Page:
Paraiso high school, he had a job waiting for him at the Balboa pool, where he taught, or gave swimming lessons to all of the canal zone dependents, whether they where us or none us dependents. Great times.

  • Robert Dixon Gordon

    Whenever I go back to the gym, I will ask the manager of the recreation facility, if the diving boards can be re installed. All former PCC employees, retired in 1999, to include those ACP retired employees should Check at building 713-X, for more info on the use of those recreation facilities, free of charge.

  • Jennifer Annis Marquardt

    When I started going to the CZ pools in 1964 you could go swimming without your parents once you had your “B badge”. You had to swim two lengths of the pool and float for a time to pass this American Red Cross level. They also had an I (Intermediate) and S (Swimmer) level. After that you could go on to become a life guard. If you had light colored hair the chlorine could indeed turn your hair green. This was a time before sun block cream (shades of Hawaiian Tropic coconut oil) and the lifeguards would put white zinc cream on their noses. This street just to the other side of the pool (not visible) is Tavernilla St.

  • Jim

    Jim Sweeney, former BHS swim coach 1972-1999.
    This is an older picture of the Balboa Pool. Later they put up covered stands where the diving board is shown in this pic. The high board and one meter board were moved to the left and a fence put around the whole place. There was no slide when we went there. The buildings on the left were later changed into a more modern club house where you could get meals, hang out, and stop for food after going to the movies next door at the Balboa Theater. We lived on Tavernilla, the street in the background, so when my kids were little they went frequently to the Balboa Pool to take lessons with Vince and Shorty or just to hang out with friends. I would sometimes go for lunch time swims there between classes. They also later put a bulkhead to make part of the pool 25 yards for meets. They even had a glass in the bulkhead if you wanted to go inside to observe swimmers, which I never did. They made a shallow section behind the bulk head for volleyball and little kids and also a section for lessons and goofing around. The high school used the pool for classes and the college for their WSI and Lifesaving courses. There were meets there on Fridays during swim season. The pools were always crowded on nice weekends all year. We had to get out of the pool if the lifeguards heard thunder.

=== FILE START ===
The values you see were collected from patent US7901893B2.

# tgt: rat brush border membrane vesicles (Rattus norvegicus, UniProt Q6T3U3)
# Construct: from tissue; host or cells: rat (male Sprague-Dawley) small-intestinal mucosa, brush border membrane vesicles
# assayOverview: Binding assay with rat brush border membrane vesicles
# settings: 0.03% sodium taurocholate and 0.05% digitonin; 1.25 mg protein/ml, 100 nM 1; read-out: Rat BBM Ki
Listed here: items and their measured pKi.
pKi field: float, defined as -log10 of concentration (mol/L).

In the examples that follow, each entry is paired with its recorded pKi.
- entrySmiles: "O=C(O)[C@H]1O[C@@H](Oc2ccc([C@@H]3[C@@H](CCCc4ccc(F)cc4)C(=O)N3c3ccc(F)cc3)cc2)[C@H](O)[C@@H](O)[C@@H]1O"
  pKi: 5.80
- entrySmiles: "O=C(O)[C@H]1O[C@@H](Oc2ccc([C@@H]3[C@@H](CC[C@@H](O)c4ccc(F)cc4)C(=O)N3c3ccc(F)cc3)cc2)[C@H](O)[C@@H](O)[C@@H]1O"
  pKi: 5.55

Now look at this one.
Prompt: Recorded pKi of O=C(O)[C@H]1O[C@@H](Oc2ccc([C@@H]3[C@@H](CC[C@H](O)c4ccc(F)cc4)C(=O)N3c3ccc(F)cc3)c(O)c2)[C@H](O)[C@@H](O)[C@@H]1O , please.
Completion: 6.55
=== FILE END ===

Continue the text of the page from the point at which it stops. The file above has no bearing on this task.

• Clea

    In the early 1960s Ms Jean Hendricks taught me how to swim. All the children of the Zone loved her. At the age of 4, (four) I finally passed my Red Cross Beginners Badge at Balboa Pool. I could swim the required length of the deep end without a problem, but it was jumping off the high dive board that prevented me from earning the badge at an earlier age. (While climbing up the high board you could peer into the Balboa Clubhouse bakery, as well as smell the intoxicating fumes of cookies being baked). Mrs. Hendricks was convinced I could do it, but standing on the edge of the board and peering way down into the depth of the deep end was toe curling. I finally was able to overcome that fear and made that leap of faith down into the water, with a little help from the staff at the pool. They disturbed and agitated the water, so much that I couldn’t see the bottom of the pool–and with their encouragement I stepped off the board and earned my B Badge. There was no stopping me after that. I earned all my red cross badges, as well as my junior life saving, senior life saving badges and Water Safety Instructor. With those certificates I worked as a life guard at Paraíso Pool, Los Rios Pool, Balboa and Fort Amador Beach and Fort Amador Pool.